The Recording Academy that hands out the annual Grammy Awards are a mercurial bunch — and often controversial. So naturally, not all of our predictions across 34 categories proved accurate. Below, see the 16 races where voters surprised us this year. And check out the complete list of winners here.
Album of the Year: Harry Styles (“Harry’s House”)
We ranked him fourth behind Beyonce, Adele, and Brandi Carlile. We got an early glimpse of his strength at the Grammys two years ago when he beat a formidable field for Best Pop Solo Performance for “Watermelon Sugar.” Back then nomination review committees were still in charge, and it seemed like Styles would have won even more had the committee let him into the general field. Maybe we were right, because with the nomination review committees out of commission he just won the biggest award of the night.
Record of the Year: Lizzo (“About Damn Time”)
We ranked her fourth in our odds behind Adele, Harry Styles, and Beyonce. Honestly, this looked like a three-way race, and our odds didn’t leave much hope for Lizzo to win anything. Indeed, she lost everything else, including Best Pop Solo Performance for “About Damn Time,” but the song still managed to win the grand prize of Record of the Year.
Song of the Year: Bonnie Raitt (“Just Like That”)
Not just the biggest upset of the night, but one of the biggest upsets I’ve ever seen at the Grammys. Where in the entire hell did this come from? Well, the Grammys love Bonnie Raitt. She has now won 13 times in her career, including twice earlier in the afternoon in the American roots field against stiff competition (including Brandi Carlile). Plus, the story song about a life-saving organ donation was arguably the most lyrics-driven song in the lineup. Even still, hardly anyone saw this coming.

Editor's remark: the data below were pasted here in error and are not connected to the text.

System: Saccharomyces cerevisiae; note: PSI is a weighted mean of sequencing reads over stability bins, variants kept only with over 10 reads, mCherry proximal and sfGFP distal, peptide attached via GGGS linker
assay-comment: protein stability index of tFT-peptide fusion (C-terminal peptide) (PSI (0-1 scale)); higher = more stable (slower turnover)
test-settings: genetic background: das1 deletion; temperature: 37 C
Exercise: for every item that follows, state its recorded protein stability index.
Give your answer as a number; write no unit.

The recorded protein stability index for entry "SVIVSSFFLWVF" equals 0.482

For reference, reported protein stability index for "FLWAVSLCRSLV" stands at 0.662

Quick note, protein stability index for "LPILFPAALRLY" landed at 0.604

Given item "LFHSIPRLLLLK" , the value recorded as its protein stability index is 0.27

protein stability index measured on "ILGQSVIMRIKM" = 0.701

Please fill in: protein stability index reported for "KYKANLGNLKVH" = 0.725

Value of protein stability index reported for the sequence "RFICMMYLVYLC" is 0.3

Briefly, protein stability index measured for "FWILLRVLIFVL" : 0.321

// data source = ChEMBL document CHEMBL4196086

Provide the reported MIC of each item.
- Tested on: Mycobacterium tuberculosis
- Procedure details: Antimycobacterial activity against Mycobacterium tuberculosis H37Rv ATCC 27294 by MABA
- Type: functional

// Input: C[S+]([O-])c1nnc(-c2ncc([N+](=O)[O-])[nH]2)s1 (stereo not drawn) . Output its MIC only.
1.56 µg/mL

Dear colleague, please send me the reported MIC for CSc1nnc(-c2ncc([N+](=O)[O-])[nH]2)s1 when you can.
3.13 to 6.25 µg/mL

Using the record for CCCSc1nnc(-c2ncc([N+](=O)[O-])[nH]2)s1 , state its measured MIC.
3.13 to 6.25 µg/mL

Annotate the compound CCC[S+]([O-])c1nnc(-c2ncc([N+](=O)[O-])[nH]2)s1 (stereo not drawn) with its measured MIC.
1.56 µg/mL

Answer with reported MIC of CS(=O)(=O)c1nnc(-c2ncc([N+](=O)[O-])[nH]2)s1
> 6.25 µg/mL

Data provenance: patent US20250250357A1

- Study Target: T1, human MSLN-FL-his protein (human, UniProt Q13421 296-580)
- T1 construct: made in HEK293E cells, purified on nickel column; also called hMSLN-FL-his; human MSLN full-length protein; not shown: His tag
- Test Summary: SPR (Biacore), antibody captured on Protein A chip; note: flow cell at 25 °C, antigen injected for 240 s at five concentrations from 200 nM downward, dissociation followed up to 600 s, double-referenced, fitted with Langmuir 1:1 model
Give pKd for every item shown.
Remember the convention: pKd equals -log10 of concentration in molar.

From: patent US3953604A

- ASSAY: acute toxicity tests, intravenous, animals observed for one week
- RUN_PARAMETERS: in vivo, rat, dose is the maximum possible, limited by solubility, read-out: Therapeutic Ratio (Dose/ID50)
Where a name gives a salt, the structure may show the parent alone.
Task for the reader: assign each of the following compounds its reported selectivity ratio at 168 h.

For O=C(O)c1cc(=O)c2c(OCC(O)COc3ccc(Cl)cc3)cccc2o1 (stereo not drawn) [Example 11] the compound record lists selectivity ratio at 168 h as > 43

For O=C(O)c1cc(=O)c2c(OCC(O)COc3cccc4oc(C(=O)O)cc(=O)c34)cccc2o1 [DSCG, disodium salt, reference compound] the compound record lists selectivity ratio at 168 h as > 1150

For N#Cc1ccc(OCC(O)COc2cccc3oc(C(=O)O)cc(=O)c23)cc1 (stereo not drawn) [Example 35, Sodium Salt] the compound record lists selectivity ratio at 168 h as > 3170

Best New Artist: Samara Joy
When is an upset not an upset? When the race is as wide open as Best New Artist was this year. We ranked Samara Joy seventh in our odds, but after she performed at the afternoon Premiere Ceremony and won Best Jazz Vocal Album, her victory for Best New Artist suddenly made a lot of sense. Shades of Esperanza Spalding for sure.
Best Pop Vocal Album: Harry Styles (“Harry’s House”)
Styles’s road to Album of the Year started here. Judging from our odds it was clear this was a two-way race between Styles and Adele. But Adele had won this award twice before and in fact had not lost a single award in over a decade (until tonight). It turns out we backed the wrong Brit.
Best Traditional Pop Album: Michael Buble (“Higher”)
We knew going in that this would be a two-way race, but we thought sentiment around Diana Ross, who has never won a competitive Grammy, would push her to a victory here. Instead, Buble won his fifth career trophy.
Best Rock Album: Ozzy Osbourne (“Patient Number 9”)
We probably should have seen this coming. Black Keys are longtime Grammy favorites, so we judged that they were the front-runners, but this was their only nomination, while Ozzy Osbourne was recognized all across the rock field, showing how much support he had from his peers.
Best R&B Performance: Muni Long (“Hrs and Hrs”)